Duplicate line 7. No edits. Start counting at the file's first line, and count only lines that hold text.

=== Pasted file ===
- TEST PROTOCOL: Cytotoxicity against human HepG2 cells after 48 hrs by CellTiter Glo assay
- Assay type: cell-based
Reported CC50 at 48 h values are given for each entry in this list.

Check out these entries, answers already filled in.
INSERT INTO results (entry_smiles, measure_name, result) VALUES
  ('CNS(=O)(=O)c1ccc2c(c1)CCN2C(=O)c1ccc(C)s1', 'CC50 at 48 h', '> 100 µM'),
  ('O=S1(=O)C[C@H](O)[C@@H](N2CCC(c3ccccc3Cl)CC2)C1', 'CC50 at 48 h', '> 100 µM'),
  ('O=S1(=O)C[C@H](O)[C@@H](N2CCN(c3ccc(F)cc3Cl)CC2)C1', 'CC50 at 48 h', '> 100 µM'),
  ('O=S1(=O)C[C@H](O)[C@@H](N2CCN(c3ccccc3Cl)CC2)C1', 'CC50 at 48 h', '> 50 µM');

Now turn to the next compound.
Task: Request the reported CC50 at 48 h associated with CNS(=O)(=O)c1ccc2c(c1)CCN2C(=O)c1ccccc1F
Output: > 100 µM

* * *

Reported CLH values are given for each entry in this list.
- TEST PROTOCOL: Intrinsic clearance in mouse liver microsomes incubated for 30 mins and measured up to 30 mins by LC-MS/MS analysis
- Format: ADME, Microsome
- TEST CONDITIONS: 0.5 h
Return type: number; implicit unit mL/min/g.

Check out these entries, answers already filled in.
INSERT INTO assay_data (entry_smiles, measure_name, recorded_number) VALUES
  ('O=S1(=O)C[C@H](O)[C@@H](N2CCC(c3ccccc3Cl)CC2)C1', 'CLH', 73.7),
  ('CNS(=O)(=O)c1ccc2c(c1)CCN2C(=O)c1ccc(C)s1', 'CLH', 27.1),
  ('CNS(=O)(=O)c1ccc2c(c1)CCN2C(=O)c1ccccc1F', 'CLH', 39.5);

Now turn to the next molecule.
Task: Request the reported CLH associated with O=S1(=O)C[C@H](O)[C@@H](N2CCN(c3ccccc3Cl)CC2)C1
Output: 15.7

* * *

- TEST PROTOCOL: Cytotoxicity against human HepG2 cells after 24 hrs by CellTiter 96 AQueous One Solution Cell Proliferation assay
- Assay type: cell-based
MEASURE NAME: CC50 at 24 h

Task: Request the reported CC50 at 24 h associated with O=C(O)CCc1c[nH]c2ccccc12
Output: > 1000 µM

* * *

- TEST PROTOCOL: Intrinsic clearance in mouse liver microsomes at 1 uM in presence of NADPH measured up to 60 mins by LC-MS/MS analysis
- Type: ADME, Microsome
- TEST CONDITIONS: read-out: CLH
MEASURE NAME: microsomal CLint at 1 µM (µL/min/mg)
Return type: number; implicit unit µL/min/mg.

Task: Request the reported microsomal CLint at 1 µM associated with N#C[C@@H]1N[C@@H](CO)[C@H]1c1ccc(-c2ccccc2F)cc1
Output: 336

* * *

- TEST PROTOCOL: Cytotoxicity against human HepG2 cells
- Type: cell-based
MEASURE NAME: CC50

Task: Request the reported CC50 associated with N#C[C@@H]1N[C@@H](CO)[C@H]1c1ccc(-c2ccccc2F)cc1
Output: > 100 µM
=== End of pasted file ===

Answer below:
  ('O=S1(=O)C[C@H](O)[C@@H](N2CCC(c3ccccc3Cl)CC2)C1', 'CC50 at 48 h', '> 100 µM'),